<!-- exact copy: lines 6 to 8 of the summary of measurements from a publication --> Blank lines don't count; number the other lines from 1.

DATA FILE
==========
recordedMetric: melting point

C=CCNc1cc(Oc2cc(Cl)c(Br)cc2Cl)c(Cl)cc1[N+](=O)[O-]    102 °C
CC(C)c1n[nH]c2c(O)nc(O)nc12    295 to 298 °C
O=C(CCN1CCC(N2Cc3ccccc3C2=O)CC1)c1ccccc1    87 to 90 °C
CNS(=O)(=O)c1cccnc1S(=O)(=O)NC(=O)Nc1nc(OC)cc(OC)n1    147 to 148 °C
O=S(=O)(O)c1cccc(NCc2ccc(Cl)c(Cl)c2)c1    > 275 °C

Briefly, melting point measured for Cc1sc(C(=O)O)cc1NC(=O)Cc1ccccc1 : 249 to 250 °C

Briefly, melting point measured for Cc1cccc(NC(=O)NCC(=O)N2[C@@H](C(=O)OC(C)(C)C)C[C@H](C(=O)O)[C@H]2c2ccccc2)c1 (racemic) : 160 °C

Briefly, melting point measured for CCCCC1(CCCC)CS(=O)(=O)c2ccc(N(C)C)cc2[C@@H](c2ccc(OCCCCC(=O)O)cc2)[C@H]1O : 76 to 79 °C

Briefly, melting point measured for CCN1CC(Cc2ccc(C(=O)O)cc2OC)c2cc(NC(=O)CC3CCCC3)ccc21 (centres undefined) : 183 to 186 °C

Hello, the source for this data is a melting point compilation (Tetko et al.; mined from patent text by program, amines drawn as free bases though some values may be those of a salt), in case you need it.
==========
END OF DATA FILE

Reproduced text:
O=S(=O)(O)c1cccc(NCc2ccc(Cl)c(Cl)c2)c1    > 275 °C

Briefly, melting point measured for Cc1sc(C(=O)O)cc1NC(=O)Cc1ccccc1 : 249 to 250 °C

Briefly, melting point measured for Cc1cccc(NC(=O)NCC(=O)N2[C@@H](C(=O)OC(C)(C)C)C[C@H](C(=O)O)[C@H]2c2ccccc2)c1 (racemic) : 160 °C